from the desk of H. Bowie...

desktop with typewriter


A song written by John Lennon and Paul McCartney in 1966

I don’t think “Rain” was just John’s. We sat down and wrote it together. It was John’s vocal and John’s feel on the song, but what gave it its character was collaboration.

— Paul McCartney (1)

This track is a profound example of how the lyrics of a song can be extended and amplified by the music. Let’s start with a little biographical context, as first Neil Aspinall, The Beatles’ roadie, and then John Lennon, primary author of “Rain,” recall The Beatles’ arrival in Australia.

When we arrived in Sydney it was pissing down with rain. We got off the plane and they put The Beatles on the back of a flat-back truck so the crowd could see them.

— Neil Aspinall (1)

We were having hysterics, laughing. It was so funny, coming to Australia and getting on a big van, all soaking wet; we thought it was going to be sunny. We only got wet for about fifteen minutes, but the kids got wet for hours. How could we be disappointed when they came out to see us and stood in all the rotten wind and rain to wave to us? They were great, really great. I’ve never seen rain as hard as that, except in Tahiti.

— John Lennon (1)

So you can appreciate the situational and attitudinal backgrounds from which John wrote the lyrics for the song.

If the rain comes, they run and hide their heads.
They might as well be dead.
If the rain comes.
If the rain comes.

When the sun shines, they slip into the shade,
And sip their lemonade.
When the sun shines.
When the sun shines.

Rain, I don’t mind.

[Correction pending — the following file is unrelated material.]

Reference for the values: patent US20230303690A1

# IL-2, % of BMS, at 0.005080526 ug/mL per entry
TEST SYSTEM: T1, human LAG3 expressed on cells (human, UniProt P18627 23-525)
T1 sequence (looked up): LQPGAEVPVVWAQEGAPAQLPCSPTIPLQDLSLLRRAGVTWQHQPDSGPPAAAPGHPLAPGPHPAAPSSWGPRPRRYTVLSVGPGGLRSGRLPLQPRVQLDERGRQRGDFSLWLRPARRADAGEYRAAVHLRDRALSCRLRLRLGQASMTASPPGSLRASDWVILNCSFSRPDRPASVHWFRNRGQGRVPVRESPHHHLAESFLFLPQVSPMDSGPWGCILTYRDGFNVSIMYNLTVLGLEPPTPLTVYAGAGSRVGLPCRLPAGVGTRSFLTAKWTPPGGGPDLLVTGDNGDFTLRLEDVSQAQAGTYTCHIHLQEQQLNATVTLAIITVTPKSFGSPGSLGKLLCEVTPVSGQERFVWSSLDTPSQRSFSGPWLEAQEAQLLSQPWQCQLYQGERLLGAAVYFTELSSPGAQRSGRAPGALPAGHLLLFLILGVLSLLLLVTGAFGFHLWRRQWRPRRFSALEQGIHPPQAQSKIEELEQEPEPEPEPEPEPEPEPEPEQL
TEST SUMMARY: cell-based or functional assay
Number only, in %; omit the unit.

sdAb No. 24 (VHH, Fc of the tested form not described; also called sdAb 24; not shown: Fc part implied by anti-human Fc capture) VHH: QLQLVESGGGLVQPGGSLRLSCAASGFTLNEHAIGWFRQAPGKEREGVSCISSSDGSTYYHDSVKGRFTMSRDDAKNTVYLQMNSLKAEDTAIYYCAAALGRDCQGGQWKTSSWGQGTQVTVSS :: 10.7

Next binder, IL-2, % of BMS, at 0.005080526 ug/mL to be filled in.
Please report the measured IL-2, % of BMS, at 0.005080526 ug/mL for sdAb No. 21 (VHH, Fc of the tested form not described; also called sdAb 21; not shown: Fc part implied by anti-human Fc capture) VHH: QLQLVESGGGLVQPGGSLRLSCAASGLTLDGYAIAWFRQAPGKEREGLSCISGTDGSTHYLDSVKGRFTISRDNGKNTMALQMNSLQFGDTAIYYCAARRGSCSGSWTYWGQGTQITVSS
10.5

Shine, the weather’s fine.

I can show you that when it starts to rain,
Everything’s the same.
I can show you.
I can show you.

Rain, I don’t mind.
Shine, the weather’s fine.

Can you hear me, that when it rains and shines,
It’s just a state of mind?
Can you hear me?
Can you hear me?

At its most obvious level, this is a song, as John says in the Anthology, “about people moaning about the weather all the time (1).” And when the lyrics are taken alone, it is hard to make a case for the song being about much of anything else. At my count, the entire song is written using a vocabulary of only 44 words. So you could even make a case that the lyrics offer nothing more than a rough sketch.

Once we consider the words in the context of the music, though, they take on added weight. First, because their reading in the song is so slow, with many words stretched out into multiple beats and syllables, there is an added emphasis to the lyrics. The result is to put more weight on the words than their surface meaning will bear, thus suggesting to the listener that there is a hidden or additional meaning. The effect is almost revelatory, giving the impression that some important secret or prophecy is being disclosed.

The music also suggests in other ways that the weather is to be taken as a symbol of something else. The Beatles do this by making the music itself represent the condition they are describing. Paul says, in the Anthology: “On ‘Rain’ I remember we couldn’t get a backing track and we decided to play it fast and slow it down…. We had to play it fast and accurately… (1).” In other words, they played the backing guitar at a fast speed, recording this on tape, and then played the tape back at a slower speed. John also stumbled on the idea of recording a guitar and voices backwards. In other words, he sang and played guitar along with the backing track, while it was being played backwards, then reversed the direction of the voice and guitar and combined them with the backing track while being played forward. The effect is quite noticeable, since it reverses the normal attack and decay rates associated with a guitar. There is also Ringo’s stop and go drumming on the song, and Paul’s burbling bass, playing a repeated line that varies in tempo, and that runs quickly from the lower to the upper register and back again.